In detail

Mating behavior: This is how cats and cats differ


The mating behavior of cats follows its own rules of the game. The female cat becomes ripe and then chooses her preferred candidate among the sexually mature, neutered cats. Rolly cats roll on the floor and lure hangovers with pheromones - Shutterstock / Xseon

However, a female cat's mating behavior is usually not strictly monogamous. She can mate with several tomcats while in heat. This is an advantage for their wild relatives and wild ancestors, because it preserves genetic diversity and the offspring have a better chance of survival. In addition, hangovers are far less aggressive towards the offspring of a female if they have to reckon that they can be their own kittens.

Mating behavior: cats are in heat

When cats and cats reach puberty, they become sexually mature. Depending on the cat breed, it is so far in female animals with four to nine months and in male animals with nine to twelve months. Siamese cats, for example, are very mature and Maine Coon cats are rather late bloomers. Sexually mature cat ladies usually get in the heat two to three times a year, although this mating-ready phase can last about three to six days.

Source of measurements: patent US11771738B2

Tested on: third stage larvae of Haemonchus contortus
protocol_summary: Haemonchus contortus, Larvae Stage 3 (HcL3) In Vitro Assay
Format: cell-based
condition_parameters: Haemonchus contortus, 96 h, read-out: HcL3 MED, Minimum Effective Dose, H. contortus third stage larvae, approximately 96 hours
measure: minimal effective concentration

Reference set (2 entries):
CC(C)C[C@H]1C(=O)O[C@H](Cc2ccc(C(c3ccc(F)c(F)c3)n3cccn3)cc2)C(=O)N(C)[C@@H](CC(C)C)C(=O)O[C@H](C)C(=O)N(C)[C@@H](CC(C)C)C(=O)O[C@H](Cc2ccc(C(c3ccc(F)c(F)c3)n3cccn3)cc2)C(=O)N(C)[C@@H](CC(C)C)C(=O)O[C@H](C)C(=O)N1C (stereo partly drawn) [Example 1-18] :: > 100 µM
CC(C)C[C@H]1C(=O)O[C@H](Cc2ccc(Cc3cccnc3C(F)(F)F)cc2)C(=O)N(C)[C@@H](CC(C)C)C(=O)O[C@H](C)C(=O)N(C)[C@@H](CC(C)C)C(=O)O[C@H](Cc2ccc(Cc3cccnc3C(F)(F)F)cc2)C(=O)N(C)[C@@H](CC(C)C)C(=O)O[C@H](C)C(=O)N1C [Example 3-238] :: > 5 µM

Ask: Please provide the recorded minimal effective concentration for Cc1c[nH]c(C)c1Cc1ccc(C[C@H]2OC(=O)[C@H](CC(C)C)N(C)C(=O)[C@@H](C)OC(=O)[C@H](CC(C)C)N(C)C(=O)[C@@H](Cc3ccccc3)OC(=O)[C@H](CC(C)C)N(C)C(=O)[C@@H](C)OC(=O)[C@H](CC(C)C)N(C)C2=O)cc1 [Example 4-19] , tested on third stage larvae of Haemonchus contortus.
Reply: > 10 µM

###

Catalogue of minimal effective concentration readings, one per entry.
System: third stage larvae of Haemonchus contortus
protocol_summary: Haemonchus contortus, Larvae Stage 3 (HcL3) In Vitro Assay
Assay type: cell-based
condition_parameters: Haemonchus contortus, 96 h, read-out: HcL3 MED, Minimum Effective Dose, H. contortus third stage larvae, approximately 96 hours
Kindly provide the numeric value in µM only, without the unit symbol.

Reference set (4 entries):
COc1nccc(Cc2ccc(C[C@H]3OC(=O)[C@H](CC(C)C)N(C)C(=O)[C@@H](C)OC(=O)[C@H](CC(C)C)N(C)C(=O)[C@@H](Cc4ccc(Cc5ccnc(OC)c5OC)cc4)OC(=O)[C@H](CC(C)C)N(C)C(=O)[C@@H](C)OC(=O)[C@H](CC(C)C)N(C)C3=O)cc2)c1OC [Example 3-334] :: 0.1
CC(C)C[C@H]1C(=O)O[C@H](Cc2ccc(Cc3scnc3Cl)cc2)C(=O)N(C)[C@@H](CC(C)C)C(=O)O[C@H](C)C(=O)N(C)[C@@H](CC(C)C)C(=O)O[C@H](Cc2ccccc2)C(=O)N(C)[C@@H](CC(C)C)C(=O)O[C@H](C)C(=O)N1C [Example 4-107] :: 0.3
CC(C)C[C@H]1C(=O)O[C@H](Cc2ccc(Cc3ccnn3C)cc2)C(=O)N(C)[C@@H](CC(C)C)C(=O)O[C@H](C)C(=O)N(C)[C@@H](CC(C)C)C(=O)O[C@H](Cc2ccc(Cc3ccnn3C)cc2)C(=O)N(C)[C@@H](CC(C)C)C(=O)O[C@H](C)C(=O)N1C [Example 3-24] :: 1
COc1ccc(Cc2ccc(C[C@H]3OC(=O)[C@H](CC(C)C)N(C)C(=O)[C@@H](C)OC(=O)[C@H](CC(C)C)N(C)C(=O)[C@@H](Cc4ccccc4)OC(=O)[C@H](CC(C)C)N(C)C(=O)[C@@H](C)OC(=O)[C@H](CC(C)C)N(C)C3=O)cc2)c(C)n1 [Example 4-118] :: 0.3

However, this only applies in the event that there is a cover, otherwise the inferiority takes longer and is repeated more often. You can recognize a furry cat by the fact that it gives more brains, rolls on the floor and screams. Then she is generally very restless.

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Hangovers go on a bridal show

While cats are only ready to mate when they are in heat, sexually mature cats can reproduce at any time. The mating behavior of tomcats is therefore not quite as noticeable to the keeper as that of cat ladies. It can be difficult, however, when loving cats start marking urine everywhere and fight with their peers for the favor of cat ladies who are ready to mate. As in the case of territorial battles, injuries can occur in the heat of the moment.

It is also part of the mating behavior of uncastrated tomcats that they take long forays into the neighborhood to find a fluffy cat - tomcats on the bridal show are therefore often not at home for several days. Once they have sniffed out the coveted pheromones that cats ready to mate emanate, they no longer know how to stop and become careless. At worst, road accidents can occur.

Can cats and cats actually fall in love? These and other questions about the mating behavior of the fur noses are answered in the video "Love" by Simon's Cat Logic by the illustrator Simon Tofield and a cat behavior expert: